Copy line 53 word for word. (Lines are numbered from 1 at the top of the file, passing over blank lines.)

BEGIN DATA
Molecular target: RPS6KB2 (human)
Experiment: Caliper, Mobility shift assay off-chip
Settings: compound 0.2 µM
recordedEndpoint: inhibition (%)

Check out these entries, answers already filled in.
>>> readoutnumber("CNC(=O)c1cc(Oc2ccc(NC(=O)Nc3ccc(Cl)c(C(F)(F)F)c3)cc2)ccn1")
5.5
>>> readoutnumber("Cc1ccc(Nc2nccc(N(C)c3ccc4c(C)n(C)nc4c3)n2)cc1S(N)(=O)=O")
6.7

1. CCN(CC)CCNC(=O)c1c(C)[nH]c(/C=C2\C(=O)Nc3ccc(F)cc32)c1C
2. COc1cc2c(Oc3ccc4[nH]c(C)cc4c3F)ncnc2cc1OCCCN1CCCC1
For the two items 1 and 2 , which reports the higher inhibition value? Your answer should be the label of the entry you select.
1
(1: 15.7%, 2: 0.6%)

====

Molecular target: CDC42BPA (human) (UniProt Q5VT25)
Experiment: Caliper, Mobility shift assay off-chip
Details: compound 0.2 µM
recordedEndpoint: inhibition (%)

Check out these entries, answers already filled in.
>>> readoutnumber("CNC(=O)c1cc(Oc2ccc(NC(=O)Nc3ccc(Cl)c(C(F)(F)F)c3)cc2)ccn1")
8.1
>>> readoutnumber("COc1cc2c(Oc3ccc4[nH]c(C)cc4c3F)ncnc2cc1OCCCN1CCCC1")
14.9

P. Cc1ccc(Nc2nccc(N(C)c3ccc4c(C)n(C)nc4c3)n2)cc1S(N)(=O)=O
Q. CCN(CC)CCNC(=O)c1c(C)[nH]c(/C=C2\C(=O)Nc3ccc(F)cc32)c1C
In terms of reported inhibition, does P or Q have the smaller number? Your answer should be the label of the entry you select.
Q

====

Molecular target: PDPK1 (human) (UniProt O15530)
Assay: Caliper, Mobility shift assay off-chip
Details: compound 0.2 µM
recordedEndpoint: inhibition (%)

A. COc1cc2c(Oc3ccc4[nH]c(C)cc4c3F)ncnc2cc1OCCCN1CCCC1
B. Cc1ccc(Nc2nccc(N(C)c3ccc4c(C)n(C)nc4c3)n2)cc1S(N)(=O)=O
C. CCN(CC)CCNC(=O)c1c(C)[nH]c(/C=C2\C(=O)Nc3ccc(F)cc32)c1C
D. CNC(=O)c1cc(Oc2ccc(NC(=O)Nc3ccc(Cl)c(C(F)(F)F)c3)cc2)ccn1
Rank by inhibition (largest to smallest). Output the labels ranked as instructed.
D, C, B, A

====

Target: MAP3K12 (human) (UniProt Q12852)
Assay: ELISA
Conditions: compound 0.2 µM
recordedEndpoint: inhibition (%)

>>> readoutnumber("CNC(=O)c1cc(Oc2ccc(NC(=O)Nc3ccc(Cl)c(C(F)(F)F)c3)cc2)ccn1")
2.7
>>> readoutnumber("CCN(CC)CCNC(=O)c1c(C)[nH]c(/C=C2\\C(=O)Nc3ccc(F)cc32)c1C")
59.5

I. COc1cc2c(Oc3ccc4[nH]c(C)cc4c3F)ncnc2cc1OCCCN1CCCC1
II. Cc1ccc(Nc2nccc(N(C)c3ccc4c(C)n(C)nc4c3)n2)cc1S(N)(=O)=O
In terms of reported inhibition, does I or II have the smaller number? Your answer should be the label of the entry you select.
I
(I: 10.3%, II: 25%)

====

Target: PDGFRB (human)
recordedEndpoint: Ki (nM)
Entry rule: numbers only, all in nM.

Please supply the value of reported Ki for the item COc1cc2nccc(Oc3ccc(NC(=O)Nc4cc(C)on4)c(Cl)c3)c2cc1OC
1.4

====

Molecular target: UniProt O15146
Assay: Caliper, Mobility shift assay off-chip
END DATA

(I: 10.3%, II: 25%)